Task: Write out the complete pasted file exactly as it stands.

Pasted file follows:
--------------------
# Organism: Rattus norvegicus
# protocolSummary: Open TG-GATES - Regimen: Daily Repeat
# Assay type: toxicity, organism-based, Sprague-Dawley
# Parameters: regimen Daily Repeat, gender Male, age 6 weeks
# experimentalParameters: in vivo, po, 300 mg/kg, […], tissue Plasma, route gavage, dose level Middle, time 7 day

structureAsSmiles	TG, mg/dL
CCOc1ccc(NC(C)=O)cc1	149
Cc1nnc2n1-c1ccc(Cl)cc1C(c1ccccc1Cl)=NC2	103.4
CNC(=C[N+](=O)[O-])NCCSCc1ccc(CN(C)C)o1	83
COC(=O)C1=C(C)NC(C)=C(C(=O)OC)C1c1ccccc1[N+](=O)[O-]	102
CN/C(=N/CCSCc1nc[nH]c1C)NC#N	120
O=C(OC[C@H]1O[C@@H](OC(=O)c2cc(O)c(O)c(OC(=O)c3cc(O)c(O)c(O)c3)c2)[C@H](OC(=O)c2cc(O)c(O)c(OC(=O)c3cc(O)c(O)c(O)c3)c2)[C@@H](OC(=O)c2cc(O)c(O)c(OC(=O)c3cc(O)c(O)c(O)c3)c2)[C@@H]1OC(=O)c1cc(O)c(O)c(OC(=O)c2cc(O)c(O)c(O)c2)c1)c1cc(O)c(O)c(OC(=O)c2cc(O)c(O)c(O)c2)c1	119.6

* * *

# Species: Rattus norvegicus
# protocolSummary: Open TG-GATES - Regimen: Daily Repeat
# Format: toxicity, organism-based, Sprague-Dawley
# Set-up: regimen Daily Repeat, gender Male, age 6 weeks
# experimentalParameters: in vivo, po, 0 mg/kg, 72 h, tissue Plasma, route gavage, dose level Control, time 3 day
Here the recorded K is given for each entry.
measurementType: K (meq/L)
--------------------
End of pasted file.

# Organism: Rattus norvegicus
# protocolSummary: Open TG-GATES - Regimen: Daily Repeat
# Assay type: toxicity, organism-based, Sprague-Dawley
# Parameters: regimen Daily Repeat, gender Male, age 6 weeks
# experimentalParameters: in vivo, po, 300 mg/kg, […], tissue Plasma, route gavage, dose level Middle, time 7 day

structureAsSmiles	TG, mg/dL
CCOc1ccc(NC(C)=O)cc1	149
Cc1nnc2n1-c1ccc(Cl)cc1C(c1ccccc1Cl)=NC2	103.4
CNC(=C[N+](=O)[O-])NCCSCc1ccc(CN(C)C)o1	83
COC(=O)C1=C(C)NC(C)=C(C(=O)OC)C1c1ccccc1[N+](=O)[O-]	102
CN/C(=N/CCSCc1nc[nH]c1C)NC#N	120
O=C(OC[C@H]1O[C@@H](OC(=O)c2cc(O)c(O)c(OC(=O)c3cc(O)c(O)c(O)c3)c2)[C@H](OC(=O)c2cc(O)c(O)c(OC(=O)c3cc(O)c(O)c(O)c3)c2)[C@@H](OC(=O)c2cc(O)c(O)c(OC(=O)c3cc(O)c(O)c(O)c3)c2)[C@@H]1OC(=O)c1cc(O)c(O)c(OC(=O)c2cc(O)c(O)c(O)c2)c1)c1cc(O)c(O)c(OC(=O)c2cc(O)c(O)c(O)c2)c1	119.6

* * *

# Species: Rattus norvegicus
# protocolSummary: Open TG-GATES - Regimen: Daily Repeat
# Format: toxicity, organism-based, Sprague-Dawley
# Set-up: regimen Daily Repeat, gender Male, age 6 weeks
# experimentalParameters: in vivo, po, 0 mg/kg, 72 h, tissue Plasma, route gavage, dose level Control, time 3 day
Here the recorded K is given for each entry.
measurementType: K (meq/L)